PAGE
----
Criminals are shivering.. Yogi plans UPCOCA

Lucknow: With the aim of curbing crime rate in Uttar Pradesh, Chief Minister Yogi Adityanath is planning to bring into effect the Uttar Pradesh Control of Organised Crime Act or UPCOCA coupled with other strict measures similar to the lines of the law prevailing in Maharashtra popularly known as MCOCA. 

Gujarat too has the same law which was passed by the legislature in the year 2003 and currently awaiting the final nod of President of India. 

A senior police officer told TOI that chief minister Yogi Aditya Nath was intent on checking organised crime in the state and UPCOCA — first attempted by Mayawati when she was the CM — could be a major step in that direction.

According to a report in ToI, the Yogi government is planning to bring a bill in this regard and get it passed in both the Houses before seeking presidential nod for the same.

Previously, the government has made all its efforts towards bringing down the crime rate by dealing strictly with hardcore criminals, police sources said.

Himself coming from the hotbed of crime in Gorakhpur, the chief minister believes a nexus between the underworld and tainted politicians can be broken only with the help of a tough law like UPCOCA.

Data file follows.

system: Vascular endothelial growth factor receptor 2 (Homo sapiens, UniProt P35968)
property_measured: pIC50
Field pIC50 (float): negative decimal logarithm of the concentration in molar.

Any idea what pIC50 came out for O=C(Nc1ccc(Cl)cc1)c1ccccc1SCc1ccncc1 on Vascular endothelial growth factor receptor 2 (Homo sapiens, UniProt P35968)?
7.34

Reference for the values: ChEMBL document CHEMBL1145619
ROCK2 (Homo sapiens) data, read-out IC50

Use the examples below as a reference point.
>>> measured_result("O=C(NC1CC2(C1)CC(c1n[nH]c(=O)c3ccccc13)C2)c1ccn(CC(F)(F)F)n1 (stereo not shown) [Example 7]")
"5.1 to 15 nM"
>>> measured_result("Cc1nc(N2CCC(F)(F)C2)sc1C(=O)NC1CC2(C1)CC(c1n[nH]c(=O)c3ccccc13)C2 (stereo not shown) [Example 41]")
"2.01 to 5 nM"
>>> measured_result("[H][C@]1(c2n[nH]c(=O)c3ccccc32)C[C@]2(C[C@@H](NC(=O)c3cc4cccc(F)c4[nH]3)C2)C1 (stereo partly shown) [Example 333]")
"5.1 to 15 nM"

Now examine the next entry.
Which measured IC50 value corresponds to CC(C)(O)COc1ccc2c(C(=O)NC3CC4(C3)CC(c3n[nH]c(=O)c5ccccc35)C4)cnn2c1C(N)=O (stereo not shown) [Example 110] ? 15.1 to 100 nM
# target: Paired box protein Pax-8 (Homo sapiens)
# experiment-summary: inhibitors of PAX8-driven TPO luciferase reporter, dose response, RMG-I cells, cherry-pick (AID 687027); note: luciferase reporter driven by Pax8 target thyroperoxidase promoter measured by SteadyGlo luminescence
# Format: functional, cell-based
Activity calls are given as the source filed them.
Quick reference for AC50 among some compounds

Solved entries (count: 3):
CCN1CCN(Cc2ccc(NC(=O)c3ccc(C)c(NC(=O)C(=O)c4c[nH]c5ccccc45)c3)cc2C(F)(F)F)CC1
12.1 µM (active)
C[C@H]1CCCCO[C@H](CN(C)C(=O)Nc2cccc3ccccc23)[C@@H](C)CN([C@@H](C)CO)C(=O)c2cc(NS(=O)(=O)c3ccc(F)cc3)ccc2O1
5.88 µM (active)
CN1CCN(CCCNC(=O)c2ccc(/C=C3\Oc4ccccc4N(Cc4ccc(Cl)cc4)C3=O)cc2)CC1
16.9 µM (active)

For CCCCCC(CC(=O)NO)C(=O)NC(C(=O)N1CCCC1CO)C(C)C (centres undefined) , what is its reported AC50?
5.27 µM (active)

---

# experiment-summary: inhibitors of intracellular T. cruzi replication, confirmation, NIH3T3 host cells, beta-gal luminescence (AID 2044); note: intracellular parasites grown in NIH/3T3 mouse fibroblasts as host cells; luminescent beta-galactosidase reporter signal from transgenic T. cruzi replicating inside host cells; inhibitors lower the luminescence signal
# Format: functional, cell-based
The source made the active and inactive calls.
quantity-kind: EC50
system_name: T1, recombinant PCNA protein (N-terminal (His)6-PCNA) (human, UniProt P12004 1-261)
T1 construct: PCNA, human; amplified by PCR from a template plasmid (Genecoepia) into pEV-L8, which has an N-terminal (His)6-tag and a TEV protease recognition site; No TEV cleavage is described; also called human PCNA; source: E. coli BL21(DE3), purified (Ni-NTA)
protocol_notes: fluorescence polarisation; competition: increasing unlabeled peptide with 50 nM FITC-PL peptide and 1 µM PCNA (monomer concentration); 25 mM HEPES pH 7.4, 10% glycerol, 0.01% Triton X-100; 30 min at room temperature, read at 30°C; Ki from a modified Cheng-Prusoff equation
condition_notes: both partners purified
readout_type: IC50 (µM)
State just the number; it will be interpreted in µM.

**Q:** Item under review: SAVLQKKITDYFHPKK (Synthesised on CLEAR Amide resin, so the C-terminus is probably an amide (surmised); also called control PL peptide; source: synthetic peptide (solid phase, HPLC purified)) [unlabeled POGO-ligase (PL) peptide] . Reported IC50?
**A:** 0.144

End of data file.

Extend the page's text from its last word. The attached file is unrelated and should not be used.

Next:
Earlier, Mayawati had also introduced UPCOCA in 2007 while she was the chief minister to make the state free from powerful mafia dons who had powerful links to politicians and elected representatives.

The BSP government had sent UPCOCA for presidential assent when UPA was in office, but the approval was denied. It was then observed that since Maharashtra and Gujarat had allegedly applied the law against the minorities in the two states, the UPA did not allow it in UP.

However, Mayawati chose not to pursue it as the Samajwadi Party, in opposition then, had vociferously opposed it, fearing its misuse. In 2008, Mayawati announced she was withdrawing the UPCOCA bill and she would not pursue it. After nearly a decade, UPCOCA is set to return. "Some more stringent provisions might be added to the Act," said a senior IPS officer.